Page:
So, what is spectacle?
A spectacle is a visually striking performance or display, or an event or scene regarded in terms of its visual impact.
A spectacle can also be emotional - an event or scene that evokes an emotional response in the audience.
Media Spectacle and Techno-spectacles continually shape our popular entertainments and popular culture. Much of this Kellner's article refers to Society of the Spectacle, a book written by French theorist, Guy Debord.
Society of the Spectacle is a concept coined by Debord, an refers to “a media and consumer society organized about the production and consumption of images, commodities and staged events” (Kellner).
Passive vs. Active Spectacle Consumption
For Debord, spectacle is a tool of pacification… (it) stupifies and distracts
Spectators consume while separated from actively producing our own life.
For Kellner, spectacle includes the participatory culture arising with social media and multichannel media platforms. Spectators (consumers) can actively produce and participate in a spectacle-driven society.
Life itself becomes a movie…or television...or play...
Spectacle reflects our perceptions of life itself. In media culture, we can become performers of our lives, following the scripts of media culture. Or, we can choose or create our own scripts. Do you consider yourself a passive or an active viewer of entertainment, performance, and spectacle?
The Truman Show is a film that explores some of the questions and conflicts that arise from living in a society so focused on spectacle.
This film was made before the rise of social media, but echoes many of the conversations and conflicts we have today about the entertainmentization of individuals via Reality TV and Social Media.
"Entertainmentization” refers to when experiences of life are shaped and mediated by the spectacles in media culture.
These spectacles are usually sensory and often technological.
Recognizing Emotional Spectacles can be a bit tricker...
Kellner's Three Types of Emotional Spectacle
Media Spectacles embody contemporary society's basic values.
Media Spectacles dramatize life's controversies and struggles, as well as modes of conflict resolution.
Initiate Audiences into a Way of Life
Media Spectacles initiate and introduce audiences to lives that are different than their own through live performance and electronic reproduction of live performance.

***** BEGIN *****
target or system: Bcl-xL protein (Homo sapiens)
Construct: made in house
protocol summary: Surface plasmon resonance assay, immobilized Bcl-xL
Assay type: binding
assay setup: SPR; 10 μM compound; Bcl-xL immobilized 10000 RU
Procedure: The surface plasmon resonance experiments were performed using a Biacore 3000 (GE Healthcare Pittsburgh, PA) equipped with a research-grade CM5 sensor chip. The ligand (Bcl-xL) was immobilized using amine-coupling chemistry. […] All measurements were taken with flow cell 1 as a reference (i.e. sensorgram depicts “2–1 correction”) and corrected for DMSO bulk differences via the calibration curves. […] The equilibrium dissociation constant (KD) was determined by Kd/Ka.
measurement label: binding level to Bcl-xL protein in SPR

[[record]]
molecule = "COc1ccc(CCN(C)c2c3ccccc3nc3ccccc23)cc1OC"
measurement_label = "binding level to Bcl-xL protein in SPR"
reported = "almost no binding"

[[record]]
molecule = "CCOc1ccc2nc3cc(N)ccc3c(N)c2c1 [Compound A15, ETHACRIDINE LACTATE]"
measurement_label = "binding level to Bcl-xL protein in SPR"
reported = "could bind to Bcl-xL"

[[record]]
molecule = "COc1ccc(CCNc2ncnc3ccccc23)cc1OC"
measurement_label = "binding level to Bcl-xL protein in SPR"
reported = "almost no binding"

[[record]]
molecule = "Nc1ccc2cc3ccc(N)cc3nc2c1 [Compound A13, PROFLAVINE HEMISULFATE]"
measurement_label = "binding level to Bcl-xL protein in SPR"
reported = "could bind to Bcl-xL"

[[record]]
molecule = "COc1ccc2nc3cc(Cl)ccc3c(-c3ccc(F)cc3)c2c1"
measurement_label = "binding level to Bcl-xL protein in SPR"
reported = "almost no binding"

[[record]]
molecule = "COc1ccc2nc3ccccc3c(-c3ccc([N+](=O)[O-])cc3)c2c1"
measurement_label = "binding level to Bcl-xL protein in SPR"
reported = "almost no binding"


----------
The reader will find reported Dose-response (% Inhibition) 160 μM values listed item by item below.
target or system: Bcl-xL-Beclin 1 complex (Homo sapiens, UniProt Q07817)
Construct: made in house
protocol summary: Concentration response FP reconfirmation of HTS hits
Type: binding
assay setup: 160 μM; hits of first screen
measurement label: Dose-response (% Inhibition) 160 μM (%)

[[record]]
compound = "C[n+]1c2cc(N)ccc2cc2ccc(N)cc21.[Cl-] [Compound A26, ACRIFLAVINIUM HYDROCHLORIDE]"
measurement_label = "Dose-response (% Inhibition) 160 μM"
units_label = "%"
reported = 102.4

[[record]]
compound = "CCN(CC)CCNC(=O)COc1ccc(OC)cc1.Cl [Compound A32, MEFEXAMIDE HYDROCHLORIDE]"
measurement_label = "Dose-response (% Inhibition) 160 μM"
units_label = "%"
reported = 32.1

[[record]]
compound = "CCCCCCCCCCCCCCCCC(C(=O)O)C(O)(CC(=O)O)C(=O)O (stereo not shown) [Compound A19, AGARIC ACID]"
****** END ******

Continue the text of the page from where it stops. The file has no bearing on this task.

Deconstructing Media Spectacles: Some Examples from Popular Entertainment
Think about how recent films like Avengers: Endgame, or television shows like Game of Thrones (no matter how you feel about the series finale), illustrate these ideas about emotional spectacle.
Some thoughts for reflection:
How do these examples EMBODY societal values about heroism and war?
How do these examples DRAMATIZE life's struggles and modes of conflict resolution?
How do these examples INITIATE the audience into a way of life?
In these examples, societal values and struggles are marked, framed, and heightened through the conventions of the Fantasy and Sci-Fi Genres on both film and television.
How might a sitcom about everyday life embody values and dramatize struggles and conflict resolution differently?
What values are embodied in Sports? How do Cultural Rituals initate an audience into a way of life?
Keep thinking about these ideas as we continue watching entertainment throughout the course.
Kellner's Three Entertainment Factors, or "E-Factors" - another kind of media spectacle:
PEOPLE as spectacle
Celebrities, stars, social media influencers - people who are recognizable or have "star-power." Celebrities can be considered products in and of the industry - is an audience more likely to see a movie starring a celebrity, or an unknown performer? Think about celebrities likeness being put onto merchandise or replicated in costume?
PRODUCT as spectacle
Recognizable brands, franchises, goods, or other items - often placed in the entertainment through corporate partnerships for commercial gain ("product placement").
PLACES as spectacle
Entertainment destinations or highly recognizable locales, like the New York City Skyline or The Golden Gate Bridge of the Eiffel Tower. Also, think about popular sports venues like Yankee Stadium or Wrigley Field. Places can also be branded products, like restaurant franchises or amusement parks, like Disneyland.
Anything that permeates popular culture, is instantly recognizable, or is a "household name" is probably an E-Factor.